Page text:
Tuesday, July 13, 2010

Verbigeration Until the Cows Come Home?

U of M sells Crookston Cows,

Keeps those in St. Paul

Once again, one wonders about the priorities at out land grant institution, The University of Minnesota...

Casey Selix seems quite willing to put her head in the lion's mouth:

It took me a while to work up to that call. I started out asking News Service Director Dan Wolter whether the U of M has $89 million it doesn’t need until next summer. That’s the amount of aid the state has proposed delaying to the U because of another shortfall in state tax revenue, according to a DFL legislative press release I read Monday.

[To which Mr. Wolter responded verbigeratively:]

"This is certainly not an insignificant amount of money and it has the potential to create significant concerns with regard to our credit rating," Wolter wrote in an email. "However, we don't anticipate having to engage in any short-term borrowing to deal with it. Keep in mind that state appropriation has fallen to about a fourth of our total budget. The biggest concern for the university is how it impacts our liquidity and bond rating, which has the potential to drive up costs in the long-term.

At the end of his email, Wolter noted (with a wee bit of humor): "We've been tied up with cows all day!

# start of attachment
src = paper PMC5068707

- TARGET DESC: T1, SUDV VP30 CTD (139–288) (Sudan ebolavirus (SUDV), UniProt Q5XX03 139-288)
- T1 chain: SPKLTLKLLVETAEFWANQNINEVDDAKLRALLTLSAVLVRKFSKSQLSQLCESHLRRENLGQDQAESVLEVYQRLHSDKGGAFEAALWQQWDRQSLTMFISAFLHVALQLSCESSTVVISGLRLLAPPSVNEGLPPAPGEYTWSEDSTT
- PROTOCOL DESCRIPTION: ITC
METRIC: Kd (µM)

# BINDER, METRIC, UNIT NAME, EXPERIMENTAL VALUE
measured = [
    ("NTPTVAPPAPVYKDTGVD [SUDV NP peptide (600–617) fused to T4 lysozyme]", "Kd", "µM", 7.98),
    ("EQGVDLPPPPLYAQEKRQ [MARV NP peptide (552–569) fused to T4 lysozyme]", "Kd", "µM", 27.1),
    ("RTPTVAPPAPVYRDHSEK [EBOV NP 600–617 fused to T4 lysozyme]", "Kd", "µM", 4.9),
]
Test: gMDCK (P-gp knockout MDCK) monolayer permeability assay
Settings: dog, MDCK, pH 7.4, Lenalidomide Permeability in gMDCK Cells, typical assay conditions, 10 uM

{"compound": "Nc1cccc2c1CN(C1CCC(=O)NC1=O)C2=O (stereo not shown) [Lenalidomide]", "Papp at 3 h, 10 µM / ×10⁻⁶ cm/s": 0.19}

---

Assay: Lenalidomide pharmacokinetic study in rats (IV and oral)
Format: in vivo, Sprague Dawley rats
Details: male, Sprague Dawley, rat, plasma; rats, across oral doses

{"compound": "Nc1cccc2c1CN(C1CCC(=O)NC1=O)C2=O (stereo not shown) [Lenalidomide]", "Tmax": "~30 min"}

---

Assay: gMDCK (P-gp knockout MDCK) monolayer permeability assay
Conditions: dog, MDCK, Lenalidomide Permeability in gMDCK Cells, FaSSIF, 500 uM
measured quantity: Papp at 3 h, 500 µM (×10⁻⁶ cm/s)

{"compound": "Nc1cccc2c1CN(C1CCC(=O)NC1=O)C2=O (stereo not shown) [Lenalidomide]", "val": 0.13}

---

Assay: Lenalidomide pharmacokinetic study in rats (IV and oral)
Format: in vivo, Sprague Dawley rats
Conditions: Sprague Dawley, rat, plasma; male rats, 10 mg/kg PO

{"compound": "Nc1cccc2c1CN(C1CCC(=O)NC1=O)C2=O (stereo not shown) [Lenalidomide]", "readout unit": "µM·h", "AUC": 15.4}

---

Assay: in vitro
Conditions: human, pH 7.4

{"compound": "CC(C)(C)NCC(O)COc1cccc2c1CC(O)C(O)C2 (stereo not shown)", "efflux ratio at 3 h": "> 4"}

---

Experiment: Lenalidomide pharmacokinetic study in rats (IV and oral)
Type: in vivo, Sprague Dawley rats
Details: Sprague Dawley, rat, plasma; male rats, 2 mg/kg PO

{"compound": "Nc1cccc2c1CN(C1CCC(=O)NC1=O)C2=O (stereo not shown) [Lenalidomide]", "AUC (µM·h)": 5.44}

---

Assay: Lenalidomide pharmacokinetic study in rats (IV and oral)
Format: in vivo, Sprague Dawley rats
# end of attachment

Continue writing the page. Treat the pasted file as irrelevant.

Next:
A reporter doesn’t read such a statement every day. She may try to connect the dots, however, between a vaunted institution selling off a herd and covering an $89 million delay in state funding.

[Ah, Dan, if my paycheck doesn't come in on time, it creates problems. It does affect my liquidity, and how is this to be handled? Selling cows?]

What the national reports didn’t say is that the U is laying off seven people at the dairy operation at the University of Minnesota Crookston. This move is the biggest reduction of an operation that Greg Cuomo says he has dealt with in his time as associate dean of CFANS.

Selling off one herd won’t cover right away the anticipated shortfall for research and outreach operations. Cuomo anticipates an upcoming auction will bring in about $300,000 from selling the entire herd in Crookston. The bigger savings will come in cutting recurring expenses of running the dairy center. He doesn’t have a precise figure for the savings in staff and operations but estimated "several hundred thousand dollars" a year overall.

So, here’s the math on covering that potential $89 million hole with cows, not that anyone would seriously suggest it as a broader strategy. Based on the $300,000 expected from the auction of 260 animals (bringing in an average of $1,154 each), the U would need 77,123 cows to bridge the gap. Or, it would need to set minimum bids at $342,307 per animal at the upcoming auction.


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